- $65.00 / £50.00
- Apr 6, 1997
- 7.75 x 10 in.
- 11 figs. 11 tables
Jonathan Kirshner here examines how states can and have used international currency relationships and arrangements as instruments of coercive power for the advancement of state security. Kirshner lays the groundwork for the study of what he calls monetary power by providing a taxonomy of the forms that such power can take and of the conditions under which it can have effect. He then establishes the actual existence of monetary power by showing how the taxonomy is supported by the historical record, including cases from nations from all over the globe and throughout the twentieth century. He uncovers how monetary power is affected by different monetary regimes, the sources of its success and failure, and the factors that lead states to turn to its use.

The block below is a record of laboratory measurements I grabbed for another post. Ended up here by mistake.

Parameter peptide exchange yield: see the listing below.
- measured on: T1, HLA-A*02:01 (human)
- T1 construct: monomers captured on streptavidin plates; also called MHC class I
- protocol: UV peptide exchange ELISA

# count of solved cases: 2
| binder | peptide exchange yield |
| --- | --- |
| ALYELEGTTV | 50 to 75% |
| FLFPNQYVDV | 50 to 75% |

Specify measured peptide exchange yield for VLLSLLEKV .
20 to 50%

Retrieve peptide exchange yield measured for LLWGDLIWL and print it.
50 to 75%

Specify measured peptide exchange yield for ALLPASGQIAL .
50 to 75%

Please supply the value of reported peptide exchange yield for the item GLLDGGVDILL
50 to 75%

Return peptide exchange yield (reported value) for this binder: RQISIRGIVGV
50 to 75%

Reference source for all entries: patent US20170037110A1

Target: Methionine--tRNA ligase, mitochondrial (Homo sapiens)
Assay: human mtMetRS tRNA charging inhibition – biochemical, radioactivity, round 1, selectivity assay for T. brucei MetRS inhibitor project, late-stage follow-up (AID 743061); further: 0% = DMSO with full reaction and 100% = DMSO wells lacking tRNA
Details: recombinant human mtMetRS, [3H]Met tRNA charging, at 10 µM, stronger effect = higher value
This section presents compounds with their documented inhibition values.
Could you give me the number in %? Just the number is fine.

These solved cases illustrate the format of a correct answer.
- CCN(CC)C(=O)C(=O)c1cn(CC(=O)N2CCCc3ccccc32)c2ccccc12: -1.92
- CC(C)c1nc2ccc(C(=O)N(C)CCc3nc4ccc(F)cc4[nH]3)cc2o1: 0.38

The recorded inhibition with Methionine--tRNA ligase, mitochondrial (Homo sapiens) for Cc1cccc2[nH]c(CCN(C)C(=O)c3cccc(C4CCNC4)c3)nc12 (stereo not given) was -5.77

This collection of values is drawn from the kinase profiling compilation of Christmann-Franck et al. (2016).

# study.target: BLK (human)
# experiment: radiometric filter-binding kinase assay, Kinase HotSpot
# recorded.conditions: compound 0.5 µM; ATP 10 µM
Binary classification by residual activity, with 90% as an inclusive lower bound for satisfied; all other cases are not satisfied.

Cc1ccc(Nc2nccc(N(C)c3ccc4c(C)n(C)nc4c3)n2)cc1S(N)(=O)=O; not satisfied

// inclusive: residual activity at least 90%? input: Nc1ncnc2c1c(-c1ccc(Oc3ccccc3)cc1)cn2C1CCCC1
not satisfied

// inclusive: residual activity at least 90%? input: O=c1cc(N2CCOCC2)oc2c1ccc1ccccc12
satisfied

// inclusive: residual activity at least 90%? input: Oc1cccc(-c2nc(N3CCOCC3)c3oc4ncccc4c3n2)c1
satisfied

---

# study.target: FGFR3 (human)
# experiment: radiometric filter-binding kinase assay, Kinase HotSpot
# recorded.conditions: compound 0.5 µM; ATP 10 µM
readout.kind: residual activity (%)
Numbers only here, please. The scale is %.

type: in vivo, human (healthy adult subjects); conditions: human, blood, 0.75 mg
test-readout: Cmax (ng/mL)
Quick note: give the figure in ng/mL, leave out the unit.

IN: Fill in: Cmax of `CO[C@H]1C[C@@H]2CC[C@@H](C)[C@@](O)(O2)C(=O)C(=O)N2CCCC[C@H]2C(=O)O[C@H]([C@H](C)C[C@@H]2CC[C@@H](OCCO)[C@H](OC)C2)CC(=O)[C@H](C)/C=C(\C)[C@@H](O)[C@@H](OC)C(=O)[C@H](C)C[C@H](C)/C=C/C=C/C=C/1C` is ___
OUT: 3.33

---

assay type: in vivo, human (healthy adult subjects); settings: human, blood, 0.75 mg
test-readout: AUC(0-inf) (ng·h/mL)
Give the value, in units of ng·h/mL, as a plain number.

Kirshner thus succeeds in developing a generalized framework for the analysis of an important yet neglected form of state power that is likely to be of increasing importance in the post-Cold War era. Although some distinguished scholars have touched on the issue of monetary power, there has been until now no standard text on the subject. Integrating security studies and international political economy, this book is a timely synthesis that will be important to the entire discipline of international relations.